Washington's latest crisis is over, as the president signs into law a bill to raise the debt ceiling and avoid default
Update, 2:20 p.m.: The bill has been signed into law.
President Obama's appearance in the Rose Garden Tuesday seemed like the end of a storm. He announced that the Senate had passed the deal he brokered with Congressional leaders, thanked the American people for "keeping up the pressure" on Congress, and talked the important work to be done after the August recess to create jobs. To all those caught up in the frenzy of the debt-ceiling fight in Washington these past few weeks, it seemed like a moment of relief. But it was only the eye of the storm, the "first step," as Obama called it.
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"I've said it before. I will say it again. We can't balance the budget on the backs of the very people who have borne the biggest brunt of this recession," Obama said at the podium, replaying his words of a week or two ago, before he conceded to a deal that did not immediately raise revenues. "Since you can't close the deficit with just spending cuts, we'll need a balanced approach. Where everything's on the table."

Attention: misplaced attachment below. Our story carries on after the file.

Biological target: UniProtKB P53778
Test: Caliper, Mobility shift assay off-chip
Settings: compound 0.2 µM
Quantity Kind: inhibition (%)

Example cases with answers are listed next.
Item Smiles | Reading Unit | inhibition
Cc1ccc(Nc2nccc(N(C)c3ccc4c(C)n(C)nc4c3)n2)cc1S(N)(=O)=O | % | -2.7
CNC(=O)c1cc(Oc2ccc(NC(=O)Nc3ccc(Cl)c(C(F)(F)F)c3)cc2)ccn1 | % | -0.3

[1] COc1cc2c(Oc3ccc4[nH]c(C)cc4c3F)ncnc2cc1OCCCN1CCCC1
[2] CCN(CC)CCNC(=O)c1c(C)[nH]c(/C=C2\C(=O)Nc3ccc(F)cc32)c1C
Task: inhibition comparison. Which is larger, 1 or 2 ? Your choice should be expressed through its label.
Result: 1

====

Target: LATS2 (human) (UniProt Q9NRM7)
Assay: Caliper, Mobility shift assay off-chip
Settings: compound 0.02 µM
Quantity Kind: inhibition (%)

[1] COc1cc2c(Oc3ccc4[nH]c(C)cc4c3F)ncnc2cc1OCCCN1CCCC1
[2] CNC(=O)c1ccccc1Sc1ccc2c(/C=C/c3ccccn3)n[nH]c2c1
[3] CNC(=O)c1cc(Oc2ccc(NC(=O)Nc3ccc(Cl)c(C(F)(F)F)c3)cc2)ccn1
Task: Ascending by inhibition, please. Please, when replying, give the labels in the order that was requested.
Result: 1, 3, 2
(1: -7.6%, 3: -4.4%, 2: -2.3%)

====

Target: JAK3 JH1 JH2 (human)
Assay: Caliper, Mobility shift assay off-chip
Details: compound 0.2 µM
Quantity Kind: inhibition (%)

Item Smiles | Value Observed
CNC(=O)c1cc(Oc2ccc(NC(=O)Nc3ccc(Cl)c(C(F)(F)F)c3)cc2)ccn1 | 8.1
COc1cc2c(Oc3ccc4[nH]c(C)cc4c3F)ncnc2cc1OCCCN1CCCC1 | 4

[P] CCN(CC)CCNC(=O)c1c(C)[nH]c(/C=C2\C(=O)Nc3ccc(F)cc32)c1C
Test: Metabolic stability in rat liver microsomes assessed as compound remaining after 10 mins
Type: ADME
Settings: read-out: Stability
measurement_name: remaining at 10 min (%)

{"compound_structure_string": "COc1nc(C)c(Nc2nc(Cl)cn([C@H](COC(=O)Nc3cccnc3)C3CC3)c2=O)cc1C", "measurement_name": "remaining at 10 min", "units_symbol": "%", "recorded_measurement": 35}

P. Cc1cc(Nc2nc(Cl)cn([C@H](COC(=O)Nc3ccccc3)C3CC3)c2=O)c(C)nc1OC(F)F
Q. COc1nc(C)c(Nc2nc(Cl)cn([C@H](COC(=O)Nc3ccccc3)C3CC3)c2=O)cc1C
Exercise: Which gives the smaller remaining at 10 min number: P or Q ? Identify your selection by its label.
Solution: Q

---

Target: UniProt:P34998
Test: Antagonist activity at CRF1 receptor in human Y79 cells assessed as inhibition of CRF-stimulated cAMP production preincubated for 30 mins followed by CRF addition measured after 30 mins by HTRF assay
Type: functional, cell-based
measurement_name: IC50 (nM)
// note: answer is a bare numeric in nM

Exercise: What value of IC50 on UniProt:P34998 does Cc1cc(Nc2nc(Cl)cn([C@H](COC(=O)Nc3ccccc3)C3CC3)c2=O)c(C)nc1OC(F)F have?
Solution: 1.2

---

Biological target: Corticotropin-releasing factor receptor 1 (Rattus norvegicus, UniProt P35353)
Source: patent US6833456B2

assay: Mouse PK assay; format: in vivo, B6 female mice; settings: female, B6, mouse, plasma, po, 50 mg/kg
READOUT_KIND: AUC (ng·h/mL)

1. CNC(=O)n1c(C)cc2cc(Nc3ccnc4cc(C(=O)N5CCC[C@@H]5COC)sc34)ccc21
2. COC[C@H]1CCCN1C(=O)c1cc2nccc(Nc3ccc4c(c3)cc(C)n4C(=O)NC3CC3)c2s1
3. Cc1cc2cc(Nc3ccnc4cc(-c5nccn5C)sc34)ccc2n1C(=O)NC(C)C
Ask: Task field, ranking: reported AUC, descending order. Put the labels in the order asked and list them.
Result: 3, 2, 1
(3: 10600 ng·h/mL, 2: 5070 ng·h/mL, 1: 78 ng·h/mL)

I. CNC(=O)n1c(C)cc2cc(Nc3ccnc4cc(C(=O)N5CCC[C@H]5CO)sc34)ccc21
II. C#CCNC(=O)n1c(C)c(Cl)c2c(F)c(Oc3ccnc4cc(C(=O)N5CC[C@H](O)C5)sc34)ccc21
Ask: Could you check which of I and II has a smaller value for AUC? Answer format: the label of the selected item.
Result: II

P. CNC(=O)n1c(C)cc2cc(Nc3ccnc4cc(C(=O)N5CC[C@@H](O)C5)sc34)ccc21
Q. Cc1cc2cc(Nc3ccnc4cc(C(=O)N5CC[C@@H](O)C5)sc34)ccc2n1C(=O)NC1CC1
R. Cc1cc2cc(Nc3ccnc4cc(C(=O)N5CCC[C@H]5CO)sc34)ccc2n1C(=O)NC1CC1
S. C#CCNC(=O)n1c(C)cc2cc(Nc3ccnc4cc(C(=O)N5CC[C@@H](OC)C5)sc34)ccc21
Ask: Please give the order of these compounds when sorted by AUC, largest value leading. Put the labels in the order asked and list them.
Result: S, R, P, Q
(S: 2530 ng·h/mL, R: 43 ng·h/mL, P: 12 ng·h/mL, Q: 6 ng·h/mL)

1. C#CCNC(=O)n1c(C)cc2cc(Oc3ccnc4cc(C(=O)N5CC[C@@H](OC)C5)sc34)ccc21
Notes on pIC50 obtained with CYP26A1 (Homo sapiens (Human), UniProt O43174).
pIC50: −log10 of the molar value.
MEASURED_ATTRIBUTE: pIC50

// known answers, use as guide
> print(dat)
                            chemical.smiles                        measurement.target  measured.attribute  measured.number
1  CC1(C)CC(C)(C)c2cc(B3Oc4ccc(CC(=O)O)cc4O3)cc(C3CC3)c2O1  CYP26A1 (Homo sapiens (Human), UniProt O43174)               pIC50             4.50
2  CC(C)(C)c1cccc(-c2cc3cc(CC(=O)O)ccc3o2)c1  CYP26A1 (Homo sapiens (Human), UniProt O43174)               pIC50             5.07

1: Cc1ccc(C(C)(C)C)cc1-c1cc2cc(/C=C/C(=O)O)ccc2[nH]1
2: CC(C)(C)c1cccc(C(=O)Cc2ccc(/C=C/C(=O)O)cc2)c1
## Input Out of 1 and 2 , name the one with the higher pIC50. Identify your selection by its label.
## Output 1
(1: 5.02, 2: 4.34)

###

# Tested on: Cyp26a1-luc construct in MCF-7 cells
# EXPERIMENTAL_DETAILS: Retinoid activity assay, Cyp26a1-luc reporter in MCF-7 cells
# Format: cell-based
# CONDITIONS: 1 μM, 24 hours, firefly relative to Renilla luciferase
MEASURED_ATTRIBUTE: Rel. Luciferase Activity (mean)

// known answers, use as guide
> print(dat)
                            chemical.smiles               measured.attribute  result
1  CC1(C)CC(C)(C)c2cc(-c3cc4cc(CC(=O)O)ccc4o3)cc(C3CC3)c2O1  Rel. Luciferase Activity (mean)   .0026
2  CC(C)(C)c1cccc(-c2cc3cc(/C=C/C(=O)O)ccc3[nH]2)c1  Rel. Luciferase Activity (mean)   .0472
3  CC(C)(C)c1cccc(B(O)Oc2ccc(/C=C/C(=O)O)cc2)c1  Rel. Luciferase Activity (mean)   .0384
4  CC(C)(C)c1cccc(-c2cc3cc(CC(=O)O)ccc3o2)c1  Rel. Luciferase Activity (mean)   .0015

Progressive Democrats angry with Obama for what they see his role in abandoning calls for tax increases on the wealthy will welcome his remarks, promising a fight as a joing Congressional committee considers ways to cut the deficit by an additional $1.5 trillion. "Everyone has to chip in. It's only fair. That's the principle I'll be fighting for during the next phase of this process," Obama said, citing priorities he had to abandon in the final phase of the debt fight: reforming the tax code to increase revenues from the wealthy. Eliminating taxpayer subsidies to oil and gas companies and other tax loopholes that allow the rich to pay lower taxes than middle-class workers.